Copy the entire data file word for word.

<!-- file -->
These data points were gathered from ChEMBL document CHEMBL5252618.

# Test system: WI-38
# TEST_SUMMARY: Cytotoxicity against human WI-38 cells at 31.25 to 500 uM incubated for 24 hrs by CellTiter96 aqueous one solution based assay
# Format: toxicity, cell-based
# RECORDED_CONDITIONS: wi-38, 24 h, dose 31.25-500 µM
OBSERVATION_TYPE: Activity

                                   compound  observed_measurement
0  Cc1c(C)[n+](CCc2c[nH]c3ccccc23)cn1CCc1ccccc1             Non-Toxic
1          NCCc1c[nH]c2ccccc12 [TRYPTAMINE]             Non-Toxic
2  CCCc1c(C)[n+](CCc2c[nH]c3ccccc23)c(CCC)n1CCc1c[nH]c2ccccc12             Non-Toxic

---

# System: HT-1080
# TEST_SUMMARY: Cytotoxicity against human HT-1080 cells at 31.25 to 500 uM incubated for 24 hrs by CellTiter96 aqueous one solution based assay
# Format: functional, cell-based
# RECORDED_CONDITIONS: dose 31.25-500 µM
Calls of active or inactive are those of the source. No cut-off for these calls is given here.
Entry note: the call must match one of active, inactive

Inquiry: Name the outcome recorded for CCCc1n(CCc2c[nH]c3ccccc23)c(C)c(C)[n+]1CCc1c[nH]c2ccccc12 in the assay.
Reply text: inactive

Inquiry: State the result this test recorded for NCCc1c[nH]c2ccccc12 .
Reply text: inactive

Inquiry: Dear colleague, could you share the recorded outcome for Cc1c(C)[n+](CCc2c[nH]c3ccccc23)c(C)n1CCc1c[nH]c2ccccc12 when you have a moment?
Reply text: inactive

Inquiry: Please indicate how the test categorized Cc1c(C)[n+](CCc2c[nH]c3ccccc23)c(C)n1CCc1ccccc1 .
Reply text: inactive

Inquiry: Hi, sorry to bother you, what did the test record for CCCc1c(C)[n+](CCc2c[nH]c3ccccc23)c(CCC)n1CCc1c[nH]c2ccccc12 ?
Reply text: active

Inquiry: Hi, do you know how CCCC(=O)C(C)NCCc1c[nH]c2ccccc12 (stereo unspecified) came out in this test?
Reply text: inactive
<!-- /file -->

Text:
These data points were gathered from ChEMBL document CHEMBL5252618.

# Test system: WI-38
# TEST_SUMMARY: Cytotoxicity against human WI-38 cells at 31.25 to 500 uM incubated for 24 hrs by CellTiter96 aqueous one solution based assay
# Format: toxicity, cell-based
# RECORDED_CONDITIONS: wi-38, 24 h, dose 31.25-500 µM
OBSERVATION_TYPE: Activity

                                   compound  observed_measurement
0  Cc1c(C)[n+](CCc2c[nH]c3ccccc23)cn1CCc1ccccc1             Non-Toxic
1          NCCc1c[nH]c2ccccc12 [TRYPTAMINE]             Non-Toxic
2  CCCc1c(C)[n+](CCc2c[nH]c3ccccc23)c(CCC)n1CCc1c[nH]c2ccccc12             Non-Toxic

---

# System: HT-1080
# TEST_SUMMARY: Cytotoxicity against human HT-1080 cells at 31.25 to 500 uM incubated for 24 hrs by CellTiter96 aqueous one solution based assay
# Format: functional, cell-based
# RECORDED_CONDITIONS: dose 31.25-500 µM
Calls of active or inactive are those of the source. No cut-off for these calls is given here.
Entry note: the call must match one of active, inactive

Inquiry: Name the outcome recorded for CCCc1n(CCc2c[nH]c3ccccc23)c(C)c(C)[n+]1CCc1c[nH]c2ccccc12 in the assay.
Reply text: inactive

Inquiry: State the result this test recorded for NCCc1c[nH]c2ccccc12 .
Reply text: inactive

Inquiry: Dear colleague, could you share the recorded outcome for Cc1c(C)[n+](CCc2c[nH]c3ccccc23)c(C)n1CCc1c[nH]c2ccccc12 when you have a moment?
Reply text: inactive

Inquiry: Please indicate how the test categorized Cc1c(C)[n+](CCc2c[nH]c3ccccc23)c(C)n1CCc1ccccc1 .
Reply text: inactive

Inquiry: Hi, sorry to bother you, what did the test record for CCCc1c(C)[n+](CCc2c[nH]c3ccccc23)c(CCC)n1CCc1c[nH]c2ccccc12 ?
Reply text: active

Inquiry: Hi, do you know how CCCC(=O)C(C)NCCc1c[nH]c2ccccc12 (stereo unspecified) came out in this test?
Reply text: inactive